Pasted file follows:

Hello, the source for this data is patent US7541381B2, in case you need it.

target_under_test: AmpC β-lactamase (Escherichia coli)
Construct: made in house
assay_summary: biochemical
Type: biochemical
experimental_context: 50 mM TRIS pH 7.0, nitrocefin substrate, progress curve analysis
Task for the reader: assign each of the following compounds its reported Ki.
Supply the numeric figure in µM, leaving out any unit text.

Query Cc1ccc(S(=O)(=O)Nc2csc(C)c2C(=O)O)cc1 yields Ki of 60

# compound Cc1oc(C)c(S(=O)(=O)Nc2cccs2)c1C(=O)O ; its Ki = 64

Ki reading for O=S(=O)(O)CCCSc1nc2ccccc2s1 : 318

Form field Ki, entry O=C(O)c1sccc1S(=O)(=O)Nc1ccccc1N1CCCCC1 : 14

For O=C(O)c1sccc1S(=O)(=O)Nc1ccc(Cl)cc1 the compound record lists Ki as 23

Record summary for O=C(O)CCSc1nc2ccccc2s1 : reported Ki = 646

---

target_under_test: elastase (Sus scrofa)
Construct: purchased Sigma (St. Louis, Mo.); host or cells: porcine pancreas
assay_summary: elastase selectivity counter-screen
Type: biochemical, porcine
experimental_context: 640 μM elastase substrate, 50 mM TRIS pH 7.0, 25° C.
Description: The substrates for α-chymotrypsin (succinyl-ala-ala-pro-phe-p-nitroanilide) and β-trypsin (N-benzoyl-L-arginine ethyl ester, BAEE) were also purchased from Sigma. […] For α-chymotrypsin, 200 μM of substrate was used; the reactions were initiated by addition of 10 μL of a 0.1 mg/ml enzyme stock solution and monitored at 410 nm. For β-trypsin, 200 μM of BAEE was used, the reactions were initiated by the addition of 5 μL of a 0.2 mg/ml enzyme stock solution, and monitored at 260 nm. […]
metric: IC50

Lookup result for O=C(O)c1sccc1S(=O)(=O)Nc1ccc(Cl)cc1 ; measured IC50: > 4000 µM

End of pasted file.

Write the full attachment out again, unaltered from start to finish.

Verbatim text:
Hello, the source for this data is patent US7541381B2, in case you need it.

target_under_test: AmpC β-lactamase (Escherichia coli)
Construct: made in house
assay_summary: biochemical
Type: biochemical
experimental_context: 50 mM TRIS pH 7.0, nitrocefin substrate, progress curve analysis
Task for the reader: assign each of the following compounds its reported Ki.
Supply the numeric figure in µM, leaving out any unit text.

Query Cc1ccc(S(=O)(=O)Nc2csc(C)c2C(=O)O)cc1 yields Ki of 60

# compound Cc1oc(C)c(S(=O)(=O)Nc2cccs2)c1C(=O)O ; its Ki = 64

Ki reading for O=S(=O)(O)CCCSc1nc2ccccc2s1 : 318

Form field Ki, entry O=C(O)c1sccc1S(=O)(=O)Nc1ccccc1N1CCCCC1 : 14

For O=C(O)c1sccc1S(=O)(=O)Nc1ccc(Cl)cc1 the compound record lists Ki as 23

Record summary for O=C(O)CCSc1nc2ccccc2s1 : reported Ki = 646

---

target_under_test: elastase (Sus scrofa)
Construct: purchased Sigma (St. Louis, Mo.); host or cells: porcine pancreas
assay_summary: elastase selectivity counter-screen
Type: biochemical, porcine
experimental_context: 640 μM elastase substrate, 50 mM TRIS pH 7.0, 25° C.
Description: The substrates for α-chymotrypsin (succinyl-ala-ala-pro-phe-p-nitroanilide) and β-trypsin (N-benzoyl-L-arginine ethyl ester, BAEE) were also purchased from Sigma. […] For α-chymotrypsin, 200 μM of substrate was used; the reactions were initiated by addition of 10 μL of a 0.1 mg/ml enzyme stock solution and monitored at 410 nm. For β-trypsin, 200 μM of BAEE was used, the reactions were initiated by the addition of 5 μL of a 0.2 mg/ml enzyme stock solution, and monitored at 260 nm. […]
metric: IC50

Lookup result for O=C(O)c1sccc1S(=O)(=O)Nc1ccc(Cl)cc1 ; measured IC50: > 4000 µM